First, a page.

Friday, May 06, 2011
Ind. Decisions - Supreme Court issues one opinion today
In Joshua Konopasek v. State of Indiana, a 9-page, 5-0 opinion, Justice David writes:
At a bench trial, the defendant made a relevance objection when the State elicited testi-mony on the length of the defendant’s suspended sentence for a prior crime. We hold, under the facts of this case, that the length of the defendant’s suspended sentence was both relevant and admissible. We also reaffirm the limitation on the judicial-temperance presumption, as stated in Fletcher v. State, 264 Ind. 132, 340 N.E.2d 771 (1976). * * *
The Court of Appeals then found that the trial court should not have admitted the evidence in question but concluded the error was harmless. Id. at 766. Specifically, the Court of Appeals held that Konopasek did not overcome the judicial-temperance presumption—the presumption that in a bench trial the judge will disregard inadmissible and irrelevant evidence. Konopasek sought transfer.
We granted transfer (1) to address the admissibility of the evidence in question and (2) to reaffirm Fletcher v. State, 264 Ind. 132, 340 N.E.2d 771 (1976), as it relates to the judicial-temperance presumption. We summarily affirm the decision of the Court of Appeals on the remaining issues. Ind. Appellate Rule 58(A)(2). * * *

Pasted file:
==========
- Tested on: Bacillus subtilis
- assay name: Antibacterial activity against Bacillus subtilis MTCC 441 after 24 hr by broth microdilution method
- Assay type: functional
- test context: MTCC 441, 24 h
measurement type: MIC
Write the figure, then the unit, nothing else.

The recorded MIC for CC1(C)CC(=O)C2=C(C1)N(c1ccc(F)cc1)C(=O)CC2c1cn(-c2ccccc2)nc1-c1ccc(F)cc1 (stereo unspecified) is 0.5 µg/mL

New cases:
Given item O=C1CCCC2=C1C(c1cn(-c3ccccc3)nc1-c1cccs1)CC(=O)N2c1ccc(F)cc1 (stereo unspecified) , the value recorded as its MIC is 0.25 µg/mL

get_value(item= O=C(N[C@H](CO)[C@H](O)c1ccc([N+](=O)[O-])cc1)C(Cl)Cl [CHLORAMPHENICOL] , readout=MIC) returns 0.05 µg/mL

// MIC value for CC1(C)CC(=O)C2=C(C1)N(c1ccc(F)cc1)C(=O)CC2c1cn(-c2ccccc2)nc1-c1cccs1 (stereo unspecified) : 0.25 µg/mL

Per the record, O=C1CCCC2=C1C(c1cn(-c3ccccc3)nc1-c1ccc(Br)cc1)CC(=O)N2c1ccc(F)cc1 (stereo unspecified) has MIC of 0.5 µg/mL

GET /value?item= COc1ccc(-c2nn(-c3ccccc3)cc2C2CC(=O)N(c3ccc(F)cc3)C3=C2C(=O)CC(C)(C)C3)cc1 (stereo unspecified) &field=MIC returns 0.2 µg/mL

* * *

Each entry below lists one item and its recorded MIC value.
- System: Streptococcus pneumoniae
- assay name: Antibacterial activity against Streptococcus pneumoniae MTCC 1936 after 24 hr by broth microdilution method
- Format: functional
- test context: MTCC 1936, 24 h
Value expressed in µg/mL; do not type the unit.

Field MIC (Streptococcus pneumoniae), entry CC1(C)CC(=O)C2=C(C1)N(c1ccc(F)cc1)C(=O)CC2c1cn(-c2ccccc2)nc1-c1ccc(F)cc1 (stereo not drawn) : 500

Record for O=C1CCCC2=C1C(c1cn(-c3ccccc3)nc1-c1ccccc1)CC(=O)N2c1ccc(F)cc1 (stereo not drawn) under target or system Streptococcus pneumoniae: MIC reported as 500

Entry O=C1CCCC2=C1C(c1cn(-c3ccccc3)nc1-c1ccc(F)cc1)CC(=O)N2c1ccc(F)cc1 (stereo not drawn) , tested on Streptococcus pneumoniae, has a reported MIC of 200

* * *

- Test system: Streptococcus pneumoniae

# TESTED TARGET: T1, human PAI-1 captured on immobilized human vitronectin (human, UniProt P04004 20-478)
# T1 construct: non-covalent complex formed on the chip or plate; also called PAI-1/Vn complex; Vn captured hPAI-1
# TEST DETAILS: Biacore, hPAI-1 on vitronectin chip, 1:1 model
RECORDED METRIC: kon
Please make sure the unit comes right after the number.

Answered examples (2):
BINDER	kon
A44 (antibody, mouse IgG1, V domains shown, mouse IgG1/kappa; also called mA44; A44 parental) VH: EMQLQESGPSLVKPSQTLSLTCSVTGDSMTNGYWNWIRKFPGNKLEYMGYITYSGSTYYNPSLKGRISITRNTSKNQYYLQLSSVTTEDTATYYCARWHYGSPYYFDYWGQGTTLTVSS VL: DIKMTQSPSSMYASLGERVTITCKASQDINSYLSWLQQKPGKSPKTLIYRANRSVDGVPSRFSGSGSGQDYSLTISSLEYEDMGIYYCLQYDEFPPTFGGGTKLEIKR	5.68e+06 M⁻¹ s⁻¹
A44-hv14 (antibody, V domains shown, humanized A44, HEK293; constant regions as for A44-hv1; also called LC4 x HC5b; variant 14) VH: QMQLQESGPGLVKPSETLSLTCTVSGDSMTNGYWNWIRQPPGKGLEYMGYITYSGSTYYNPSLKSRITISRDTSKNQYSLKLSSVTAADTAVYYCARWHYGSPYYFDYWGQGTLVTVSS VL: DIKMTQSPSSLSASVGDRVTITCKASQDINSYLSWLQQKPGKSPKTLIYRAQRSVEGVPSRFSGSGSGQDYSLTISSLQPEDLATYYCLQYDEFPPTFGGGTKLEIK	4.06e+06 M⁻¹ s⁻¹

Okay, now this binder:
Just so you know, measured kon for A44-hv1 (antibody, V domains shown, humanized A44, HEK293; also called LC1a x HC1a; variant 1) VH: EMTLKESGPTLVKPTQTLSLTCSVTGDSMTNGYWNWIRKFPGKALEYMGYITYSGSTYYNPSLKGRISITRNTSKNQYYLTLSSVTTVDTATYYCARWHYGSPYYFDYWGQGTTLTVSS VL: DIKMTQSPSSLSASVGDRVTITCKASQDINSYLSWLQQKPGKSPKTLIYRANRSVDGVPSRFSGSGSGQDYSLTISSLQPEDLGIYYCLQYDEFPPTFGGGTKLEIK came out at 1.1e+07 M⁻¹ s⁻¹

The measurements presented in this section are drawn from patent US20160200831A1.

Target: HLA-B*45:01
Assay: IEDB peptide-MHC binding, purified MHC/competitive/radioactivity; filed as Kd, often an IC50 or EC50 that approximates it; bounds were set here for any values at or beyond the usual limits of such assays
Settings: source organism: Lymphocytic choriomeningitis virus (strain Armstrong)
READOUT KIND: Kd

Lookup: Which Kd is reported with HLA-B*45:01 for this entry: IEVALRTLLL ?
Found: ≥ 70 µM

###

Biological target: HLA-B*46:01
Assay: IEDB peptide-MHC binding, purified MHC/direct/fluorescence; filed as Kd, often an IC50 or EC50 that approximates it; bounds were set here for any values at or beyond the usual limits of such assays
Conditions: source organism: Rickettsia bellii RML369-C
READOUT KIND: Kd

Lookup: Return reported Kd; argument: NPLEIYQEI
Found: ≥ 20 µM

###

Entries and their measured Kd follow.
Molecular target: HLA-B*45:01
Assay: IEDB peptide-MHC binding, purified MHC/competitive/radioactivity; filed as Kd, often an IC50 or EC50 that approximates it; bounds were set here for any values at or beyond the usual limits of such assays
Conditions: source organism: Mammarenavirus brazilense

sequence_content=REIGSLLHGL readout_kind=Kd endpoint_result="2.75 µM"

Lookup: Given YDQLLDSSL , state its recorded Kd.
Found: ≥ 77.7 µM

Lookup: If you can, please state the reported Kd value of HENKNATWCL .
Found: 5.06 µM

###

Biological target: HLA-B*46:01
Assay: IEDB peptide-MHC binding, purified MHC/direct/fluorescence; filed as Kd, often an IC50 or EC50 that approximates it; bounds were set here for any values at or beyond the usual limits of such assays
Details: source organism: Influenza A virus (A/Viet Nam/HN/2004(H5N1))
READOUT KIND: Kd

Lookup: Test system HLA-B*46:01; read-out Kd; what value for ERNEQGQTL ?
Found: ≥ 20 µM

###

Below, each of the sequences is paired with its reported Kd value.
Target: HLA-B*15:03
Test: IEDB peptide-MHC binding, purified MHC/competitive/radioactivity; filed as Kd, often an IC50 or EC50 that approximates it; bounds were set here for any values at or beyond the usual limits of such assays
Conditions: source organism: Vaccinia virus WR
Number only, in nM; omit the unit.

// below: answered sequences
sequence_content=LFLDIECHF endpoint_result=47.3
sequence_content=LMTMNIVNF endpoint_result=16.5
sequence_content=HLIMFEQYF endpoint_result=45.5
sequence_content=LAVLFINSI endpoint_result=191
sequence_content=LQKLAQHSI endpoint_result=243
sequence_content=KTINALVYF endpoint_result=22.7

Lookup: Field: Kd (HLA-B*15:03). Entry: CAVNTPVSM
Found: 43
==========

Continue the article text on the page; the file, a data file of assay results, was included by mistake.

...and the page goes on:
We do not need to apply the judicial-temperance presumption to Konopasek‘s case because the evidence in question was relevant and admissible. However, because we believe the Court of Appeals engaged the judicial-temperance presumption too broadly, we write to reaffirm the limits on the presumption as explained in Fletcher. We also write to clarify the interplay be-tween the presumption and harmless-error analysis. * * *
Conclusion. We reaffirm the Fletcher limitation on the judicial-temperance presumption. We summa-rily affirm the decision of the Court of Appeals finding sufficient evidence to support Konopa-sek‘s conviction and to disprove his self-defense claim. App. R. 58(A)(2). We conclude that the trial court properly admitted the evidence in question and affirm Konopasek‘s conviction and sentence.
Posted by Marcia Oddi on May 6, 2011 10:30 AM
Posted to Ind. Sup.Ct. Decisions